Patrick Evershed's legal battle with New Star is unlikely to be completed this week, with the hearing potentially dragging on until January, the chair of the court announced yesterday.
The hearing was expected to finish on Friday but with the chair of the court undecided about whether to permit former New Star CIO Theo Zemek's statement to be used as evidence, the proceedings are ‘unlikely' to be completed this week.
Evershed has claimed he was the victim of constructive unfair dismissal after leaving New Star in 2008, having been "bullied" by founder John Duffield.
Zemek, head of fixed income at Axa Investment Managers, has also alleged she was bullied during her six year stint at the firm.
However, her witness statement was served late, submitted just three days prior to the trial commencing, and the evidence may not be included.
The tribunal has adjourned until Thursday, with the chair of the court taking today to decide whether the evidence can be used.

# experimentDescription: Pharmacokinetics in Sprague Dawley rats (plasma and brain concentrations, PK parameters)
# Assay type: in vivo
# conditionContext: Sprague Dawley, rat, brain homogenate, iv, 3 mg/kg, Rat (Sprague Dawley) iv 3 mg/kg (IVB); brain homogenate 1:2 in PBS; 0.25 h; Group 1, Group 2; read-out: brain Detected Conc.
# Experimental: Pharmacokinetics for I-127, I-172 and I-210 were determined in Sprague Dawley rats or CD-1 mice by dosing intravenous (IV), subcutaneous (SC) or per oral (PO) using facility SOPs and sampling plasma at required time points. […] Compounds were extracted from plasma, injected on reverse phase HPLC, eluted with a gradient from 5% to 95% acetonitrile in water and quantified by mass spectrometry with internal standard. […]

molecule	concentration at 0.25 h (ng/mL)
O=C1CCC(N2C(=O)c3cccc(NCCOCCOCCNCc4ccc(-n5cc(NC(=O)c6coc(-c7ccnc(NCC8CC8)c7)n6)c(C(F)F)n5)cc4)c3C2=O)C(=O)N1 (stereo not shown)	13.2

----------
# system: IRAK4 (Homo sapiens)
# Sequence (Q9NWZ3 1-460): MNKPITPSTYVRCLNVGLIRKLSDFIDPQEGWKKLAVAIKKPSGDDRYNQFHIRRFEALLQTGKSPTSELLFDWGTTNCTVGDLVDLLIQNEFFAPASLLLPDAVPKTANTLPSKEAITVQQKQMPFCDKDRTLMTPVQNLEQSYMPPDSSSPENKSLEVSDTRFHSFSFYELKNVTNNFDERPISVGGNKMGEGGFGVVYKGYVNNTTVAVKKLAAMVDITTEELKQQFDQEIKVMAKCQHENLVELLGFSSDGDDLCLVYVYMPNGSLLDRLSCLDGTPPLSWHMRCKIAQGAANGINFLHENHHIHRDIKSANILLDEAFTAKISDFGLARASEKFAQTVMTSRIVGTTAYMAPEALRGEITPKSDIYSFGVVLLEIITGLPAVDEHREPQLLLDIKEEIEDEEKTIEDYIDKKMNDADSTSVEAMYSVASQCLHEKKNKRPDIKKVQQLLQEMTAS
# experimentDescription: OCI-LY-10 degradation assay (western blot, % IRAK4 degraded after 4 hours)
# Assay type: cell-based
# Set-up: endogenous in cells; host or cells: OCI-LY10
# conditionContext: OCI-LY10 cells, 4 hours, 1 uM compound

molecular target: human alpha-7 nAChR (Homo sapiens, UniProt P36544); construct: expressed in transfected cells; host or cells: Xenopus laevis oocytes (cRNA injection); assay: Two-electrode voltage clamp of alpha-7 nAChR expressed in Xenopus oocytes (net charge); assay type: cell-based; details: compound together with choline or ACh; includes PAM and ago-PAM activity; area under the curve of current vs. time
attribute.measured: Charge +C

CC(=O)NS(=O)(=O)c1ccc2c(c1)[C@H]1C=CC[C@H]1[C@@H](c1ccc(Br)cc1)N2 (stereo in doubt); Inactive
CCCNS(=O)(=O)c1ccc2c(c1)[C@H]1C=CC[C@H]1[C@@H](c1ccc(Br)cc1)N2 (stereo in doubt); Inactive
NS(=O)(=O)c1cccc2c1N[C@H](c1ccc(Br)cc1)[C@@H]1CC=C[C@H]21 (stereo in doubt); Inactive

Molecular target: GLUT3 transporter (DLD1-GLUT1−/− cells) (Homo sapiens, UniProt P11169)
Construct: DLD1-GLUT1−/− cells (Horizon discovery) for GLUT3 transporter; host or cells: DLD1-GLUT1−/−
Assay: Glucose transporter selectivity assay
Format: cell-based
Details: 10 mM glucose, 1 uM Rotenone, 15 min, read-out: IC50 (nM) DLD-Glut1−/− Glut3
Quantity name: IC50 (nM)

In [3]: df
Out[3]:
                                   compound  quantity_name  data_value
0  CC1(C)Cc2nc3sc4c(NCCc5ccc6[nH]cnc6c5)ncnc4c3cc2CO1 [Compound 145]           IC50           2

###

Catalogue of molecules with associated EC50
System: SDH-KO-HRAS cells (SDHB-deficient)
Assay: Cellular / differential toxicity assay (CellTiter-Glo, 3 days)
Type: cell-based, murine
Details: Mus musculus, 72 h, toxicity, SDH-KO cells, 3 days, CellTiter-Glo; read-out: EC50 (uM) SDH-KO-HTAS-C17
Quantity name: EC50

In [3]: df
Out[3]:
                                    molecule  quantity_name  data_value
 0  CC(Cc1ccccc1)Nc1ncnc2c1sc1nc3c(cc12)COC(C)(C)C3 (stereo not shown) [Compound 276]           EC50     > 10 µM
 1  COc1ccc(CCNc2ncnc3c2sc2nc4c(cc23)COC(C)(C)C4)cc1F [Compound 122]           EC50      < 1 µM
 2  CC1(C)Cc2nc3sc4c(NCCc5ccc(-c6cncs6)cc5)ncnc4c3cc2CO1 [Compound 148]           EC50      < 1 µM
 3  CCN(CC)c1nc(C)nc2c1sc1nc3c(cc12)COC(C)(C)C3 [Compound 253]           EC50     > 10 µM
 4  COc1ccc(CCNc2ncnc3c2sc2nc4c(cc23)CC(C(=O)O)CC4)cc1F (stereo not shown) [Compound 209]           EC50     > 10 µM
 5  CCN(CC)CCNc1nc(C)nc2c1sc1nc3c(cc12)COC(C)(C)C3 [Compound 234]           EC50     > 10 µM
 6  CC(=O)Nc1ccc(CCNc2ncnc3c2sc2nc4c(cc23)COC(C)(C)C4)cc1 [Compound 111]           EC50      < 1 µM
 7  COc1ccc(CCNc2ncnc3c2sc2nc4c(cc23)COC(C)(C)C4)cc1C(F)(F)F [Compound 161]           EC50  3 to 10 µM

The chair of the court said if Zemek's evidence is accepted, the trial will go on longer than planned as the panel will have to assess if Zemek's bullying was a fundamental breach of her contract.
The chair added with New Star set to call eight witnesses to respond to Evershed's bullying claims, even if Zemek's evidence is not heard, the likelihood is the hearing will take longer than two days.
"I have great reservations that we will not finish the trial this week," the chair said. "It is unlikely all of the respondents' witness statements will be heard this week which means proceedings will have to recommence either in December or next January."
In yesterday's session Evershed's lawyer, Daphne Romney QC, outlined in her submission statement why it is "integral" Zemek's evidence is heard.
"Zemek's statement will support my client's bullying allegations against Duffield - the witness statement clearly sets out that New Star had an intolerable working environment and that Duffield bullied a number of fund managers," she said.
"The eleven page statement describes four or five recollections of Duffield bullying fund managers."
Daniel Oudkerk, representing New Star, argued the fact Zemek's name has not been mentioned in Evershed's evidence means her evidence should not be heard.
"The allegations date back to 2002 and are stale," Oudkerk said. "Evershed had a clear opportunity to mention that Zemek was also being bullied in his witness statement but did not mention her."
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